Africa is home to 2000 – 3000 languages (depending on who has counted them), belonging to only a few large language families. The major European languages of the former colonizing powers, such as English, French, Portuguese and to lesser extends German, Afrikaans and others, as well as Arabic dominate education, business and politics today. New languages such as Chinese were introduced with this country’s growing influence on Africa. Regional linguas francas such as Swahili or Hausa fight a battle against these languages. Sometimes with more success, sometimes with less.

I am curious to hear about your experiences!

Cheers, Anja


Common Sense Advisory, Inc. is an independent research firm committed to objective research and analysis of the business practices, services, and technology for translation, localization, and interpreting. With its research for both Global Leaders and Industry Providers, Common Sense Advisory endeavors to improve the quality and practice of international business, and the efficiency of the online and offline operations that support it.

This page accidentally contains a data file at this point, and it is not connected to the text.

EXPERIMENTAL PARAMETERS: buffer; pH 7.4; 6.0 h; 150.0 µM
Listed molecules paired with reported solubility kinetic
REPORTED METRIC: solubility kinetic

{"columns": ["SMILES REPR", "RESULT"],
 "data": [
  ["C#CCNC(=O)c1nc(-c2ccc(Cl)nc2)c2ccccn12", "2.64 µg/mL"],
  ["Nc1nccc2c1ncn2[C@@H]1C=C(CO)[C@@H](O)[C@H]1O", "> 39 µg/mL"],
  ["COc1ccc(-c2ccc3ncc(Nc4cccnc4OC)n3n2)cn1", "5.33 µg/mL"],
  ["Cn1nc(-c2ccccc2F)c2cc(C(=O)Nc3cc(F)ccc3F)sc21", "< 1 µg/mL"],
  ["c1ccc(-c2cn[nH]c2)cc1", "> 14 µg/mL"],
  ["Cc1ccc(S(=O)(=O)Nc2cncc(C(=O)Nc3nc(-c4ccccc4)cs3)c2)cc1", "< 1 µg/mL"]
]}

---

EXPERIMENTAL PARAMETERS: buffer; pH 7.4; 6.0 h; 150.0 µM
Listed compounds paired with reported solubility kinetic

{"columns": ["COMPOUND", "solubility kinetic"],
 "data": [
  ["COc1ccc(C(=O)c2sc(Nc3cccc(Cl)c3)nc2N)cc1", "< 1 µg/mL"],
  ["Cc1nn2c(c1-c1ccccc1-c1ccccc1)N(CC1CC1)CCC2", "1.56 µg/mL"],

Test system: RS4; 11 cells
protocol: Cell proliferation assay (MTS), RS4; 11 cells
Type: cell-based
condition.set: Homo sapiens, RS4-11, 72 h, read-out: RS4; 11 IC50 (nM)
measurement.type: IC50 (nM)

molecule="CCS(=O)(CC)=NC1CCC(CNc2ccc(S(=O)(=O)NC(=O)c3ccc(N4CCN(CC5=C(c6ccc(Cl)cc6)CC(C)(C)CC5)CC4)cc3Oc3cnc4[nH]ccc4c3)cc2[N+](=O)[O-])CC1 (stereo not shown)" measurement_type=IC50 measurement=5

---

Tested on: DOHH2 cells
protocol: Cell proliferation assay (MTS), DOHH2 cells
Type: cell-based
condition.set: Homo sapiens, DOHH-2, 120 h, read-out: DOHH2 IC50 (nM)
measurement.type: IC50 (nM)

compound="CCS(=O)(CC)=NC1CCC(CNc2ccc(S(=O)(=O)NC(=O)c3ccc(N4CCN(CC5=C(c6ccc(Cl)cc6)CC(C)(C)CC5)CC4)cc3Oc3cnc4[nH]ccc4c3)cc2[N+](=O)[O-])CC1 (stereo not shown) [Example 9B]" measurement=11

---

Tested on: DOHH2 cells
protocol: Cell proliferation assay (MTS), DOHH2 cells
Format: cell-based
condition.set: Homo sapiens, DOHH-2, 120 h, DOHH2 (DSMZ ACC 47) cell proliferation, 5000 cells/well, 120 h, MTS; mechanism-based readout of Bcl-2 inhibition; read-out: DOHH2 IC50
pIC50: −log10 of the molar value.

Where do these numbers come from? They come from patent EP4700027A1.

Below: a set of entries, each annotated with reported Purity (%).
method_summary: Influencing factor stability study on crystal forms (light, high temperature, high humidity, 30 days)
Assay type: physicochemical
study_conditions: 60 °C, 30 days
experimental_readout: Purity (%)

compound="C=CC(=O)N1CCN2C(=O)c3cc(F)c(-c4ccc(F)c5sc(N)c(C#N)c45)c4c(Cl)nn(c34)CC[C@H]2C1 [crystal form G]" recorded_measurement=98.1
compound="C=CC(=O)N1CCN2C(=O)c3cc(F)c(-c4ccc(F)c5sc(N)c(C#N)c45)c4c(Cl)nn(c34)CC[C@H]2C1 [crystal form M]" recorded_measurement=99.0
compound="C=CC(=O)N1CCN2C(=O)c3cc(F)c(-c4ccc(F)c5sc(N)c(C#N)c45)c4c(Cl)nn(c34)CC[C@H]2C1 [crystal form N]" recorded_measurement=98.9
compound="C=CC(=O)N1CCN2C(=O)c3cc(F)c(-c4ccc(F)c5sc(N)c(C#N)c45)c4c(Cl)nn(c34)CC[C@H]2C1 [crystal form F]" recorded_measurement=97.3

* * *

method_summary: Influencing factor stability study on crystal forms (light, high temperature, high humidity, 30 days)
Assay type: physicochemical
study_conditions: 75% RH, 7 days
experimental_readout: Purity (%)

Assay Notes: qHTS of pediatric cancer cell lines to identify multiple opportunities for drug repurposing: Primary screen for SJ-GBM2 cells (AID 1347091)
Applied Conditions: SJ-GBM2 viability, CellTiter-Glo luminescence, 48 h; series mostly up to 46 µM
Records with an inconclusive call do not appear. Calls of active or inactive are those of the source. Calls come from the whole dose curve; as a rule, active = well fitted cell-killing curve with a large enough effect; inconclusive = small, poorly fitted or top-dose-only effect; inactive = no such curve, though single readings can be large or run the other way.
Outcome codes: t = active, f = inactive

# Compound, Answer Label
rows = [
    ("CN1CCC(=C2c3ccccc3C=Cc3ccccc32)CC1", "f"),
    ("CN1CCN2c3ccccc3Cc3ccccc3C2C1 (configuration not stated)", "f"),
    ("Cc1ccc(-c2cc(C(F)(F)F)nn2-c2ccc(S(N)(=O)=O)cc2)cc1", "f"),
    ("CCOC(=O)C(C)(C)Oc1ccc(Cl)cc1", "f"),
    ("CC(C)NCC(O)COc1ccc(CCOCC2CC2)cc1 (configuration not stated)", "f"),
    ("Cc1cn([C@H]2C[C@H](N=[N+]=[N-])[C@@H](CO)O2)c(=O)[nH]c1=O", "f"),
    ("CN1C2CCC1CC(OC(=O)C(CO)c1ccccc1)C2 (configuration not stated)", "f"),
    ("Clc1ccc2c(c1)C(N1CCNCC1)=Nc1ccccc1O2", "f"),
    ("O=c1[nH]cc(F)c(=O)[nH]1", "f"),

Download the full study:  http://www.commonsenseadvisory.com/AbstractView.aspx?ArticleID=2869

SDL at Bloomberg TV: managing global content, trends and predictions for the future

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Watch this interview with Mark Lancaster, Chairman of SDL, at Bloomberg TV giving some hits about what is to come for the market of the global content management:


Updates about the ISO 12620 and some useful links

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In the last conference that TermNet was attending to, we have heard that the new version of the ISO standard 12620 does no longer contain data categories but descriptions and a reference to the isocat.org.